Effects of electronics on your avalanche transceiver

That electronics can interfere with avalanche transceivers was already known by the more experienced riders. But not every freerider knows that it is not wise to carry for example your cell phone, walkie talkie or GoPro close to your avalanche transceiver. On the ISSW (International Snow Science Workshop) 2014 researchers Ilari Dammert and Erwin Meister presented a study in which they looked at the exact effects of electronics on avalanche transceivers.

Switch off
In short, it means that electronic interference with your avalanche transceiver is not ideal for the search process (to say the least). In fact, it’s better to switch off all the electronics you have with you (such as a phone, GoPro, etc) create a search field as clean as possible. And ‘off’ is also really ‘off’ and no ‘airplane mode’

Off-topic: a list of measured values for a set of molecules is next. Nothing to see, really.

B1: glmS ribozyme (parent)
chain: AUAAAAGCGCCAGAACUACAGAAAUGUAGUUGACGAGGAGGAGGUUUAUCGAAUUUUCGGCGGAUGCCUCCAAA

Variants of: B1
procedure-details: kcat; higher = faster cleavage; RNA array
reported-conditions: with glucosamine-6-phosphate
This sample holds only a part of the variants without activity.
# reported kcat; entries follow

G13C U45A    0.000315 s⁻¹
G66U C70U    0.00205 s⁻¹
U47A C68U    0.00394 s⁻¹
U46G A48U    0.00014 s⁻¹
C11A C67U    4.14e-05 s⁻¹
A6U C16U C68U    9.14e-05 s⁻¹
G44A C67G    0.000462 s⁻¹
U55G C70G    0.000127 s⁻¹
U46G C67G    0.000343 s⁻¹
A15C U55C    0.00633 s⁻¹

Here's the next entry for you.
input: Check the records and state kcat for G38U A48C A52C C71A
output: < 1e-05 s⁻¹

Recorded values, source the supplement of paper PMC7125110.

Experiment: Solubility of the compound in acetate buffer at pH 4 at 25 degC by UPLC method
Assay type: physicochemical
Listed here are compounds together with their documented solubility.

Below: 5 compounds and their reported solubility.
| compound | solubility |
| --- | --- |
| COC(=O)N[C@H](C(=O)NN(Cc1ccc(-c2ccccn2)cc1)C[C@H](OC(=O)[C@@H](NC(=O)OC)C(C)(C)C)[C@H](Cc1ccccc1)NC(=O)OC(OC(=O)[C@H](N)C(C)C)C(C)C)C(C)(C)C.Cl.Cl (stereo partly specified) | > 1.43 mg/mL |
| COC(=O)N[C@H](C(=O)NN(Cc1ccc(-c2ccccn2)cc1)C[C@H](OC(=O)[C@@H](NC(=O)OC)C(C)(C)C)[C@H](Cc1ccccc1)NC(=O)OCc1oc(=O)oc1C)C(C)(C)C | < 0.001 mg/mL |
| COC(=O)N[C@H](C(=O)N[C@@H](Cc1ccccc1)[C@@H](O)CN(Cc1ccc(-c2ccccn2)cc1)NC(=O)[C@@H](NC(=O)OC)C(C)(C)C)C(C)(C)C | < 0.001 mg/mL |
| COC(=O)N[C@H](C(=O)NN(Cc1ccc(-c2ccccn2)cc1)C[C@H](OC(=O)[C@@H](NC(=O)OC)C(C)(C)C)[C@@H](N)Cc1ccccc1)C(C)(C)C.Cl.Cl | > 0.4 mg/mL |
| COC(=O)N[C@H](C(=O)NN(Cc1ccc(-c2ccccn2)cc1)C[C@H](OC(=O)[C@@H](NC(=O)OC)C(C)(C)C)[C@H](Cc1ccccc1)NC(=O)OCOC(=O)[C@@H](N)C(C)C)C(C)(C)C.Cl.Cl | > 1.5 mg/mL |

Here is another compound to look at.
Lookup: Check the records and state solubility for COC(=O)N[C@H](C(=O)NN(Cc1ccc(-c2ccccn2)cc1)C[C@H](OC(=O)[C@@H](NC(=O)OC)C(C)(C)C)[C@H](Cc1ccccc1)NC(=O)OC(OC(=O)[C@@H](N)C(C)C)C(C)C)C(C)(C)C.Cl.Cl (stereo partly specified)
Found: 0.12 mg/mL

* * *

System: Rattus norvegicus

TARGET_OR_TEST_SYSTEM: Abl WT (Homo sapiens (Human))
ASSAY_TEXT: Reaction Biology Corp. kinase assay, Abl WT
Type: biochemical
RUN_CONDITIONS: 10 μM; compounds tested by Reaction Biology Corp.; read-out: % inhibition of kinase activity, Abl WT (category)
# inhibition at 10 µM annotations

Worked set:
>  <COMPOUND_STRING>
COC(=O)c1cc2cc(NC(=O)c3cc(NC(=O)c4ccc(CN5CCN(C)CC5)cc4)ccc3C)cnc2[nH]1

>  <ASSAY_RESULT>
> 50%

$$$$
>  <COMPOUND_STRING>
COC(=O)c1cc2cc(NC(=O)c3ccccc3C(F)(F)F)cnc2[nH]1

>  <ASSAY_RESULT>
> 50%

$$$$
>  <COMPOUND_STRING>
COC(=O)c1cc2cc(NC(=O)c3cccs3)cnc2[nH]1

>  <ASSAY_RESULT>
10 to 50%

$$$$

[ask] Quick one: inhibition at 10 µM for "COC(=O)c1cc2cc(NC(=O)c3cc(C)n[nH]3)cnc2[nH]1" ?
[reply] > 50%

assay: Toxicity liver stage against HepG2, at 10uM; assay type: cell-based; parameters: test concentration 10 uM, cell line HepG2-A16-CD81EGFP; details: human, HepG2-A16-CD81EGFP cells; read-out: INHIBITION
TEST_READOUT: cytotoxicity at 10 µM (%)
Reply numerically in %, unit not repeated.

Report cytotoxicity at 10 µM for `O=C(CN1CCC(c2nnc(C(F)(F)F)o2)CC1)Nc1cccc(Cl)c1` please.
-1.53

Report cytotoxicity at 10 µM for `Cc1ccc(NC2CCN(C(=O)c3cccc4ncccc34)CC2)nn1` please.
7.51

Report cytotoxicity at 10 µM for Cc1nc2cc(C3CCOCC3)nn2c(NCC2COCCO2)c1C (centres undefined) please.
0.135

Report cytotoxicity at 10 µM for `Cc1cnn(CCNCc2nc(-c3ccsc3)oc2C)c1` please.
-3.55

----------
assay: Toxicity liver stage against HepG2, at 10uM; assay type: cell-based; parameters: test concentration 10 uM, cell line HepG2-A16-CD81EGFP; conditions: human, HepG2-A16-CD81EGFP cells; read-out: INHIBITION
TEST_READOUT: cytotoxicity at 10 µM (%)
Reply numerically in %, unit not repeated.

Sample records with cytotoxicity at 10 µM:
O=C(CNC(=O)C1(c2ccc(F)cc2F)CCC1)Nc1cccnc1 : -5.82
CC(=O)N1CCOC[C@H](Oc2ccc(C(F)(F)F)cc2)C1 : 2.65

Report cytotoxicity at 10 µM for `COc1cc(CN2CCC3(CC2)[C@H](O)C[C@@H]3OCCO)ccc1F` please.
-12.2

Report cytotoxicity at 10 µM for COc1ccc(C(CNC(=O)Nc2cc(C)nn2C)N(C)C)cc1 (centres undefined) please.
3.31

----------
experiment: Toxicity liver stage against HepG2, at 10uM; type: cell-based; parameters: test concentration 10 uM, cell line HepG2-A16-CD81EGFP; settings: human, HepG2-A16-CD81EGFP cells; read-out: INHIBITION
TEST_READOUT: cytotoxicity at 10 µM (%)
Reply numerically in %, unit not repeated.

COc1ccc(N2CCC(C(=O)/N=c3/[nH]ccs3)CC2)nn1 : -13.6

Differences between transmitting…
In the transmit mode, the avalanche transceiver has the least interference. When an aluminum plate was held against the avalanche transceiver there was a strong reduction in the signal, but three centimeters away, there was nothing more to it. Anyway, this was a laboratory setting and the researchers recommend 20 centimeters distance in practice.

…or receiving
It changes when your avalanche transceiver is in the search mode. Then the transceiver is much more sensitive and all the electronics must be at least 50 centimeters away from your avalanche transceiver. And so it is the most sensible thing to just switch everything off, as there also is much difference between all the different equipment.

More information? Read the whole study: Effects of Electronics

Source: Mammut Avalanche Safety